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WASHINGTON, D.C. – Senator John Hoeven (R-N.D.) and a bipartisan group of senators today reintroduced the Natural Gas Gathering Enhancement Act. The legislation would set deadlines for and expedite the permitting of natural gas gathering lines located on federal land and Indian land. Other lead sponsors include U.S. Senators John Barrasso (R-Wyo.), Heidi Heitkamp (D-N.D.) and Mike Enzi (R-Wyo.).

The legislation was first introduced last March, and is also included in the North American Energy Security Act, legislation Hoeven introduced with Senators Barrasso, Energy Committee Chairman Lisa Murkowski (R-Alaska) and John McCain (R-Ariz.).

The siting of natural gas gathering lines is an especially difficult challenge in states with large amounts of federal land and Indian land. Significant delays in obtaining rights-of-way from the Department of the Interior contribute to unnecessary venting and flaring from oil and gas wells whether or not the wells are located on federal land and Indian land.

“Legislation like this demonstrates that we can produce more energy with better environmental stewardship by empowering states and tribes to develop their energy resources,” Hoeven said. “Our bill expedites the permitting of natural gas gathering lines needed to capture gas that would otherwise be flared, helping us to create jobs and energy while reducing emissions.

The Secretary of the Interior, Sally Jewell, has stated that the Department will soon issue new regulations on the venting and flaring of natural gas as part of President Obama’s Strategy to Reduce Methane Emissions. However, the President’s Strategy to Reduce Methane Emissions does not include any steps to end the delays in obtaining rights-of-way for natural gas gathering lines on federal land and Indian land.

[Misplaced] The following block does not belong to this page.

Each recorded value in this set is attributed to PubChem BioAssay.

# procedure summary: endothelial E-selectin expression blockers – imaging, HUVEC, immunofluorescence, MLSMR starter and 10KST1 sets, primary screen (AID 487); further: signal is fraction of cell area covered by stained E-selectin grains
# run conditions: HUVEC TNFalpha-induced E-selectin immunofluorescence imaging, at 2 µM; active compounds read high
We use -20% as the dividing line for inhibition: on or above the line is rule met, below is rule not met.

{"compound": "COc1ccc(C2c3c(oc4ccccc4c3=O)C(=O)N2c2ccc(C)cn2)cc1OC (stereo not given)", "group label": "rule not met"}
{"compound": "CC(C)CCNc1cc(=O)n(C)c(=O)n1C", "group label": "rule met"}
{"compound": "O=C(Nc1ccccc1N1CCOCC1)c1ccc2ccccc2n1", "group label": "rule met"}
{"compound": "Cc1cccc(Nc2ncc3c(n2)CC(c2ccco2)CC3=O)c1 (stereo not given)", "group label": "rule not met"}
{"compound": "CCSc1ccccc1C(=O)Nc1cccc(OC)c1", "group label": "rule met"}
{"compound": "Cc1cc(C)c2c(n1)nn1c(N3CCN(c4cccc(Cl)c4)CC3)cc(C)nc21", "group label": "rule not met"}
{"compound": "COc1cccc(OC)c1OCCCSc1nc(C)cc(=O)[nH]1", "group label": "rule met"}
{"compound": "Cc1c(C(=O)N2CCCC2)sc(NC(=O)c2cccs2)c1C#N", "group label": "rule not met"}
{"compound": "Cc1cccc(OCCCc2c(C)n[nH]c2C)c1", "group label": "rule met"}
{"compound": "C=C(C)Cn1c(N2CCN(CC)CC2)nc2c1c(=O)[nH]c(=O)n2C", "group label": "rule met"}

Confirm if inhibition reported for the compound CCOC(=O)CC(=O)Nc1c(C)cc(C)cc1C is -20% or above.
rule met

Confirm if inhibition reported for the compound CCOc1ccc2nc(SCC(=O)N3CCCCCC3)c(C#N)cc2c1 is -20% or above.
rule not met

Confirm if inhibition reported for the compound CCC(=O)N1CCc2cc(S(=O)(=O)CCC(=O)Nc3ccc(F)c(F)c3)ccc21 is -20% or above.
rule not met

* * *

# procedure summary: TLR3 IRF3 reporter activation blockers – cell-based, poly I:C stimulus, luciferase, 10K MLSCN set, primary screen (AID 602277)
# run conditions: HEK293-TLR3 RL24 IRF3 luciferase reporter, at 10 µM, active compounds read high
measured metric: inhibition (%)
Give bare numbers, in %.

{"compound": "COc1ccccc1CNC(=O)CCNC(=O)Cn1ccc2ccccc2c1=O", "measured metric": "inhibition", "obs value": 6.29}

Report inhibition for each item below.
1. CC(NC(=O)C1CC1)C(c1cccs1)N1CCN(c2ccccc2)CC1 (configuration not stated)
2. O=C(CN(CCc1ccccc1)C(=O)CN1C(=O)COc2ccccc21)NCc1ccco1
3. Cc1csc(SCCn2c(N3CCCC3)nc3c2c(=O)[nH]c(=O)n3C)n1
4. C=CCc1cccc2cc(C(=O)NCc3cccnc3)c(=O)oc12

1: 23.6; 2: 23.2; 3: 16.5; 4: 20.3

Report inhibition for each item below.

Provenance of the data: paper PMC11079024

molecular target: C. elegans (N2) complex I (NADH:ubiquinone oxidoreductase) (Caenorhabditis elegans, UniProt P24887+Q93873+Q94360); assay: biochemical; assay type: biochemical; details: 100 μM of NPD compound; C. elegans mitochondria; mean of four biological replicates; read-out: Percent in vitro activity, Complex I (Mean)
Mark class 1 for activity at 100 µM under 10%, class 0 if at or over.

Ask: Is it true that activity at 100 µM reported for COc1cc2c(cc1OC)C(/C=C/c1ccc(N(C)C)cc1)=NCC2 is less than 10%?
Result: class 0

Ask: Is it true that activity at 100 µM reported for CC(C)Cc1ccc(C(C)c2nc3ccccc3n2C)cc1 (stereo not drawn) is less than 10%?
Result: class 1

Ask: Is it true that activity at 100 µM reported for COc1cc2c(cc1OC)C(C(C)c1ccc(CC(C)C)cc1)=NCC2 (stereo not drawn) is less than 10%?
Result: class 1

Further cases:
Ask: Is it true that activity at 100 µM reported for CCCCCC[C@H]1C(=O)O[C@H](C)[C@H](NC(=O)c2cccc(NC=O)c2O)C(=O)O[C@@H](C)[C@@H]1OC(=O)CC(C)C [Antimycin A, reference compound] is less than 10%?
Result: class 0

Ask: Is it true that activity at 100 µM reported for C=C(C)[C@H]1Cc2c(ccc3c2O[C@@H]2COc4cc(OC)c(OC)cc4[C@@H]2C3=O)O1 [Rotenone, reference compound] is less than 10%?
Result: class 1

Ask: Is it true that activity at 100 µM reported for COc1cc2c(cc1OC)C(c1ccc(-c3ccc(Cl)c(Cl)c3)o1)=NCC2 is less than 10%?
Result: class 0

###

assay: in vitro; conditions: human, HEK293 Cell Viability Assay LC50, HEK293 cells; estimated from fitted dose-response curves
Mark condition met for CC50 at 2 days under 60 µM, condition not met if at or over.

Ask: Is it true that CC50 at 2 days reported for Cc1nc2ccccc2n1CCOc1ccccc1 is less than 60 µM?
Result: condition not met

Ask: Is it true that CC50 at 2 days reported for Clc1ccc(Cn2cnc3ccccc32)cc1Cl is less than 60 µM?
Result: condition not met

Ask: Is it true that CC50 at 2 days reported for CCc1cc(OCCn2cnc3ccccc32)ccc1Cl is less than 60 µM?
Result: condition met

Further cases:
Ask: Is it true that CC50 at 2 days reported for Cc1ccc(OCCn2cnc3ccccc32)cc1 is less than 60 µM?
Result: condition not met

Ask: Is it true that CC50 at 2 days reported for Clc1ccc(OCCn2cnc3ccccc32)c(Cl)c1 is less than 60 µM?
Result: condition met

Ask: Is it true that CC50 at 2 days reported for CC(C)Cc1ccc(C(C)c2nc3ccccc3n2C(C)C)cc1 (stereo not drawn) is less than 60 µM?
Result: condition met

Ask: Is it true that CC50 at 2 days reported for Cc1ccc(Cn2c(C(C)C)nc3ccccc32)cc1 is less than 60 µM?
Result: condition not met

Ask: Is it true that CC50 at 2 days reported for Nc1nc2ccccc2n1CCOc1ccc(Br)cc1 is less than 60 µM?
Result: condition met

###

Natural gas gathering lines are pipelines that ship unprocessed natural gas from oil and gas wells to natural gas processing plants which separate the gasses (e.g., methane, ethane, propane) from one another. Once processed, the various gases are shipped along interstate or intrastate natural gas pipelines to market.

Background:

The Natural Gas Gathering Enhancement Act would help reduce flaring by making it easier to site natural gas gathering lines across federal land and Indian land.

The bill would, among other things:

  • Eliminate duplicative environmental reviews for natural gas gathering lines that are adjacent to or within an existing disturbed area or existing right-of-way corridor on federal land and Indian land;
  • Require the Secretary of the Interior to issue rights-of-way for natural gas gathering lines on federal land within 90 days unless the Secretary finds the right-of-way would violate the Endangered Species Act or the National Historic Preservation Act; and
  • Require the Secretary of the Interior, in consultation with states and Indian tribes, to report annually to Congress on the progress made in expediting natural gas gathering lines on federal land and Indian land and to identify obstacles impeding that progress.

The bill explicitly states that it would not affect laws requiring the consent of Indian tribes or individual Indians prior to the issuance of rights-of-way on Indian land. The bill also states that it would not affect the National Historic Preservation Act.